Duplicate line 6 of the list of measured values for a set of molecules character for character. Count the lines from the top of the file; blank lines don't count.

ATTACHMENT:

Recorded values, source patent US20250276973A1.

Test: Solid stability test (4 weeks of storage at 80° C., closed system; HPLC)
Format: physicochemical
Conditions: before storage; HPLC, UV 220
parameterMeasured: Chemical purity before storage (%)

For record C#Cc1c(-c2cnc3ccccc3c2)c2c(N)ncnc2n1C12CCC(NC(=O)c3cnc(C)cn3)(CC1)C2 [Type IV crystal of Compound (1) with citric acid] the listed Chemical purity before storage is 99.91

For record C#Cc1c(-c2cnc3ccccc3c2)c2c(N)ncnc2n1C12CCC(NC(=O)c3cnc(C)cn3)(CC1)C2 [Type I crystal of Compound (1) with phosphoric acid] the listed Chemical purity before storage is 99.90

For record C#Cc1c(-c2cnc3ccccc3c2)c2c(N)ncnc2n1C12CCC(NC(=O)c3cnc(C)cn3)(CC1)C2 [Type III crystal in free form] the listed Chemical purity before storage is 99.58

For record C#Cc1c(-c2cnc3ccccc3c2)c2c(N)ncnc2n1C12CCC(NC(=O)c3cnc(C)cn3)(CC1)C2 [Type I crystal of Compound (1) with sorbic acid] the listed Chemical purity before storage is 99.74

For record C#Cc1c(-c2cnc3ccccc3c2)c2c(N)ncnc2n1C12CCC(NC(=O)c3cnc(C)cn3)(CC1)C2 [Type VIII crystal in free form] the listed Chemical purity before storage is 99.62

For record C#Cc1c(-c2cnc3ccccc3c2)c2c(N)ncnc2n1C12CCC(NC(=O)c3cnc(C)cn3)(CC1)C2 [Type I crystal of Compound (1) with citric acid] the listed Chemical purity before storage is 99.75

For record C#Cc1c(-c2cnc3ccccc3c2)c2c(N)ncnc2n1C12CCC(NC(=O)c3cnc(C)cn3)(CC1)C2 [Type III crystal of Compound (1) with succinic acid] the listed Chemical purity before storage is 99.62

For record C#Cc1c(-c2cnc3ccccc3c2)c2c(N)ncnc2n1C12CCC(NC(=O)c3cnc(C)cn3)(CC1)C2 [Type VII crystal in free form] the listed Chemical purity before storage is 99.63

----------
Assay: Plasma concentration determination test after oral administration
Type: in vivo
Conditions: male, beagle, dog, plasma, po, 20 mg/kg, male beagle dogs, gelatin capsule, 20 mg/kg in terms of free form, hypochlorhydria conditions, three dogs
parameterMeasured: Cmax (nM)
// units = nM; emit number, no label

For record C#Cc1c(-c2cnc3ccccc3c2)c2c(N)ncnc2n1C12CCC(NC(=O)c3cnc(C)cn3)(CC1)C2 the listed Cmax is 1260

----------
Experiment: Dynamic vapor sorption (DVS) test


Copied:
For record C#Cc1c(-c2cnc3ccccc3c2)c2c(N)ncnc2n1C12CCC(NC(=O)c3cnc(C)cn3)(CC1)C2 [Type IV crystal of Compound (1) with citric acid] the listed Chemical purity before storage is 99.91